2013 Free Agency for the newly-bought LA Dodgers

We can’t wipe the smiles off our faces over here at MAMBINO. The reign of Frank McCourt has come to it’s unofficial end, with the paperwork ready to be drawn up and stamped. We will all breathe easier knowing that the autocratic rule of one of the most disgraced owners in professional sports will soon be a but a bad memory. I’ve truly never wanted to move past anything more than this, ex-girlfriends included.

That last sentence obviously was untrue.

For weeks this winter, the chatter on the interweb was that the Dodgers were secretly in the running for first baseman Prince Fielder, a power-hitting whale (of a human), whose massive presence both on the field and in the line-up was the exact addition LA so desperately needed. The offer never turned into anything more than that, sadly, as Fielder and his agent Scott Boras signed a massive 9-year, $214 million dollar deal with the Detroit Tigers, a deal that I don’t necessarily think makes the Tigers into a title contender. Nevertheless, Prince is now a Tiger, and my dreams of a make-good 1-year deal is off the table.

As we stated in our 2012 Dodgers Preview, the team just can’t be considered a contender this year. They face deficits in their starting rotation, every infield position and at least 1 corner outfield spot. Playoffs are simply out of the question for this October. Except for aiming at a .500 record retaining our dignity, the 2012 season will largely be the Dodgers’ front office holding a 162-game audition for the 2013 edition of the boys in blue. GM Ned Colleti and company will see which players would be able to impact a championship-caliber team going forward, and which men should be sold off for prospects and future considerations.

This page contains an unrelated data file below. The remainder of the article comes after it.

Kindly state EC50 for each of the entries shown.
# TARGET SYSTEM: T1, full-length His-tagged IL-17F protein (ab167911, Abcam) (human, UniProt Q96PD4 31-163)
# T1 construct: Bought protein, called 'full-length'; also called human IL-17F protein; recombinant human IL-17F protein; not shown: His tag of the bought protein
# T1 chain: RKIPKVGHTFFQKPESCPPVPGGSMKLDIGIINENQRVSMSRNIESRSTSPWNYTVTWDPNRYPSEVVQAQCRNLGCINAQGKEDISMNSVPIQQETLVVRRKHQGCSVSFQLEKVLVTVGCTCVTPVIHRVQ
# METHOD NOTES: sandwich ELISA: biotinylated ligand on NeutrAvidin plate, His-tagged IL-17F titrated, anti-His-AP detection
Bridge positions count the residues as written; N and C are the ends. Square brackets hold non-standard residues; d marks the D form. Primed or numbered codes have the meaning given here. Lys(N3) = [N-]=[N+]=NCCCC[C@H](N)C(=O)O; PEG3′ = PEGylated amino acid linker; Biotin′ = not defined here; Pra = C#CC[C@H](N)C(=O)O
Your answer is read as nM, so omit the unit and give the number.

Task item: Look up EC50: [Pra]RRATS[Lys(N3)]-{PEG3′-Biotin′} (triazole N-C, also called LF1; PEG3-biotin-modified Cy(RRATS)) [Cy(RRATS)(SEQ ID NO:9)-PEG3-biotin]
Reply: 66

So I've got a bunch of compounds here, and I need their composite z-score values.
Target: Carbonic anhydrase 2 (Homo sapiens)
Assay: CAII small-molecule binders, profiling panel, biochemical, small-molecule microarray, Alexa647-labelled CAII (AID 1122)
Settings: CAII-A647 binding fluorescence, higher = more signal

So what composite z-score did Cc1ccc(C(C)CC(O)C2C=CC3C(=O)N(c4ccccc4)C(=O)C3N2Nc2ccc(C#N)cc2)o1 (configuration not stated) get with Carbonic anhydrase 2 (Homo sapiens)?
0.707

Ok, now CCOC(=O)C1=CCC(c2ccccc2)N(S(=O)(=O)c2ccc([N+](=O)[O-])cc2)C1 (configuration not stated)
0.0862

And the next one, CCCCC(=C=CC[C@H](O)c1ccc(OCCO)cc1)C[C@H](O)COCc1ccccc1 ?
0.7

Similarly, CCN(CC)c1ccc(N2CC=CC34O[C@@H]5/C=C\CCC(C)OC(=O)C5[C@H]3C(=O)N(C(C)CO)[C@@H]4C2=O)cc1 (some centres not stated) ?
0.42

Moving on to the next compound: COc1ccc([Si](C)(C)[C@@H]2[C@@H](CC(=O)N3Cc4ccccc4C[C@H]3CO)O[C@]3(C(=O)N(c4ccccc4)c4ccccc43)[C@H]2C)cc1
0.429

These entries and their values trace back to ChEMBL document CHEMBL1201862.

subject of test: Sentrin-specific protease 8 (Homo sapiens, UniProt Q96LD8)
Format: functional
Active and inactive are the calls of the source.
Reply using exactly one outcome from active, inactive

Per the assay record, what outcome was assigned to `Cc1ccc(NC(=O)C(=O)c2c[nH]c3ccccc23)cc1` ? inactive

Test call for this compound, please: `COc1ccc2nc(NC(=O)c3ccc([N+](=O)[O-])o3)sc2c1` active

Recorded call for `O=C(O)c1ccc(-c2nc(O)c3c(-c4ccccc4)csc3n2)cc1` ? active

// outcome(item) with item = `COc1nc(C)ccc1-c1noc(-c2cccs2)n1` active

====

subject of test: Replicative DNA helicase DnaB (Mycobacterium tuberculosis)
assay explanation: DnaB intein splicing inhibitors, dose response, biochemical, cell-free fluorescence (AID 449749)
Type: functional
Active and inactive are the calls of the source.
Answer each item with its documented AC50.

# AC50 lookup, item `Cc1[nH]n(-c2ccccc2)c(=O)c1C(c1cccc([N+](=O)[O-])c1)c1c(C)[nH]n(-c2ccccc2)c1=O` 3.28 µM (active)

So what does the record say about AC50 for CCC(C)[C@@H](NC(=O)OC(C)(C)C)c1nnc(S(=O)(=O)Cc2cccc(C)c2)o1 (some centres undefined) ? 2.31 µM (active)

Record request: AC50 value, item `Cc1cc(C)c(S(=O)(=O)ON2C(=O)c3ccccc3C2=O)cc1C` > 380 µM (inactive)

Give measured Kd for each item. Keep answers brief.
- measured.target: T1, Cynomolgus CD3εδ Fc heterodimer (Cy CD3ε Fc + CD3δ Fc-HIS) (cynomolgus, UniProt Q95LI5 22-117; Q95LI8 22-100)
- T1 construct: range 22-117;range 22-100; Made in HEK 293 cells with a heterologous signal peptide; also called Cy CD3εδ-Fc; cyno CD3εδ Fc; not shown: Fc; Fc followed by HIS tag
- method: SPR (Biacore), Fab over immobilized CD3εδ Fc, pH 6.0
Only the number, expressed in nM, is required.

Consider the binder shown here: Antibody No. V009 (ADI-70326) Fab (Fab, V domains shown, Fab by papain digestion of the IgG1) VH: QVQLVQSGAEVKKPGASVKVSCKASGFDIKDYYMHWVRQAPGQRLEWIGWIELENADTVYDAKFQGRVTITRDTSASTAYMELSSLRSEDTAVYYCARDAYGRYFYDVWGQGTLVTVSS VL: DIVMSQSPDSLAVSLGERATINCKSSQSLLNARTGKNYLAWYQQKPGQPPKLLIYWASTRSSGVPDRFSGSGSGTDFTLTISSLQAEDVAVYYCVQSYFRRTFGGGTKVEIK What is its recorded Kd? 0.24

That all being said, let’s look towards winter 2012-2013, when the Dodgers will ride Guggenheim Partners checkbook in landing the big players on the free agent market. Mark Walter, Stan Kasten, and of course, Magic Johnson know they have to make a big national splash, one that says “THE DODGERS ARE BACK”, which will sadly be the next major LA marketing campaign (just envision that Billboard on the 10 Freeway – I’d put even odds on it happening).

Who will the free agents be? Who will be the next Los Angeles Dodger? Here is the list of 2013 free agents so far, courtesy of MAMBINO-approved superblog mlbtraderumors.com. From it, we’ve cherry-picked the very best free agents that the new and improved Los Angeles Dodgers will most likely be after:

1). Cole Hamels, LHP, Philadelphia Phillies
With a bullet. The fastest bullet that’s ever existed. Like, one of those talking bullets from “Who Framed Roger Rabbit?” One of those.

His deal: Cole Hamels is going to be, without a doubt, the most sought-after free agent on the market. He’s one of the 10 best pitchers in the league (CC-Verlander-Halladay-Felix-Clayton-Cliff Lee-Lincecum-Weaver-Wainwright-Hamels? Challenge!) and everyone is going to be after him. I’d say the likely suitors are the Phillies, Yankees (just because), Boston, Baltimore, Washington, Texas, Chicago Cubs and the Dodgers.

Why the Dodgers want him: Because he’s one of the 10 best pitchers in the league. LA has a rotation of guys that are chock full of 3, 4 and 5 starting pitchers, rather than a potential 1 or 2 type of guy. NL Cy Young award winner Clayton Kershaw has finally come into the ace we all thought he’d be one day, but behind him are guys like Chad Billingsley and Ted Lilly. Cole Hamels would give the Dodgers a 1-2 … Read more...